The latest episode of Dads may not have been incredibly funny, but at least it consistently elicited some chuckles. Increasingly, the show is taking on more of a Family Guy feel in structure—the action of the first half serves as a springboard from which the plot dives into a somewhat unrelated, yet funny second half. (At times, it’s a bit like launching from one diving board into a neighboring pool.) Whether that’s a positive or negative development may depend on one’s love or hatred of the Stewie-possessed cornerstone of MacFarlane’s animated empire. Regardless, Dads has been improving with each episode, suggesting that perhaps it’s just taking MacFarlane some time to get used to live-action actors.
The initial premise of “Double Trouble” revolves around an annual virtual tennis competition (via Wii) between Warner and Eli. Disappointed that she and Warner have no activities together, Camilla guilt trips him into having her be his tennis partner this year. This starts a silent war between Warner and Eli, in which they fight through text messaging and writing on a white board. Eli, downtrodden, contacts all his friends to find another tennis partner, but to no avail. Finally, Edna starts playing the Wii, and she is incredible. Team Eli/Edna soundly defeat Warner and Camilla, leading Warner to throw a temper tantrum, breaking the Wii remote and the TV.
In the show’s second half, Warner, Camilla and Eli enter therapy due to Warner’s anger issues. A mildly clever sight gag ensues as the trio is eventually moved into the “non-verbal communication room.” Drums are banged (and translated via subtitles), hurt feelings are mended, and soon Warner and Camilla are making out.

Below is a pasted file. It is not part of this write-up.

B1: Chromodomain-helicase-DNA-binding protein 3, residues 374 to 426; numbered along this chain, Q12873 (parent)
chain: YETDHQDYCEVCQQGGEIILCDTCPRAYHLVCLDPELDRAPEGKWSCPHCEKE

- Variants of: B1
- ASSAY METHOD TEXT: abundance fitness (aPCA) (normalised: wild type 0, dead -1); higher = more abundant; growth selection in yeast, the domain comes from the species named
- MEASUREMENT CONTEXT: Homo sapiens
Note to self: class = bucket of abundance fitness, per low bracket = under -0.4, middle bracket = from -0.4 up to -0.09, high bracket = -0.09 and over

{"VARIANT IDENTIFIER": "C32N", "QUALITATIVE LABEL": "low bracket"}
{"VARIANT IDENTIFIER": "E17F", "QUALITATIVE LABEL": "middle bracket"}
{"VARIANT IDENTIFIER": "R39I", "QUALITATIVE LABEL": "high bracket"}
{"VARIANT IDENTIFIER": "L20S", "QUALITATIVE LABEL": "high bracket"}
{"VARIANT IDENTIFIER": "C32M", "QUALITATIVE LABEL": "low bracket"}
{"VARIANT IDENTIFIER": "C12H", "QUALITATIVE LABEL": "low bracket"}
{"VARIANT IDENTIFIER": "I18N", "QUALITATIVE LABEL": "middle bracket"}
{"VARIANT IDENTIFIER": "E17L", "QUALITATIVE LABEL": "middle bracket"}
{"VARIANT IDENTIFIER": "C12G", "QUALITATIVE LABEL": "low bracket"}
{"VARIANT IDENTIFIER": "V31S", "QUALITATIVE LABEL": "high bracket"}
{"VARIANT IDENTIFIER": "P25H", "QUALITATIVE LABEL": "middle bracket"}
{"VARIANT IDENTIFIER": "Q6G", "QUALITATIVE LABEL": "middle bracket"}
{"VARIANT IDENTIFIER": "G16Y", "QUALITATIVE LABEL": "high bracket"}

The show is showing some signs of change, however incremental. What was a show dominated by offensive jokes and shallow characters has eased up on the racist and sexual jokes, broadening it focus to include redheads and Mormons. (Hooray?) Crawford notes, “Boy it’d be so much easier to make friends if we were Mormons, we’d have eighteen brothers and sisters right in the bedroom,” and later, “It’s hard for redheads to make friends, because people subconsciously think they’re evil.” Okay, that may not seem like much of a change, but there has been a subtle shift in the whos and hows of the delivery. Increasingly, the show has made Martin Mull’s character (Crawford) the spouter of many of the more offensive jokes. (Mull is up to the task.) As a result, Dads may be slowly shifting from being a show that’s politically incorrect to a show featuring a character who is.
Perhaps not coincidentally, the relationships and characters have become a little deeper. Warner and Camilla have had ups and downs in their relationship (even though their children that supposedly exhaust them have yet to make an appearance). Crawford, with all his flaws, has a sweetness to him that is charming. David continues to be obnoxious, and Eli isn’t too far off. Perhaps we can look forward to seeing more depth in their personalities in future episodes? Then again, this is Macfarlane, as likely to flog a formula lifeless as to breathe new life into it, so perhaps it’s more a question of whether the series will last long enough to see in which direction it goes.
Obviously, at this stage of the game, Dads serves more as a joke-delivery device than a vehicle for plot arcs and memorable characters. Here are some of the hits and misses of the latest episode:
Jokes that Work:
—David, on friends: “The movie Cast Awaygot it right. Friends can be replaced by an inflatable ball.”
—Warner, explaining to Eli why Camilla is his partner: “Look, I know you’re really disappointed, but my wife wants to be my tennis partner, and she comes first. Well, not in that way. Well, okay sometimes. Okay, once, and I still have no idea what I did.”
Jokes that Whiff:
—David notes, while his son plays virtual tennis: “I had no idea my son was such a gifted fake athlete.”
—Eli remarks, on his father having no friends: “There is no way that you could have personality-based friends in a non-plane crash setting.”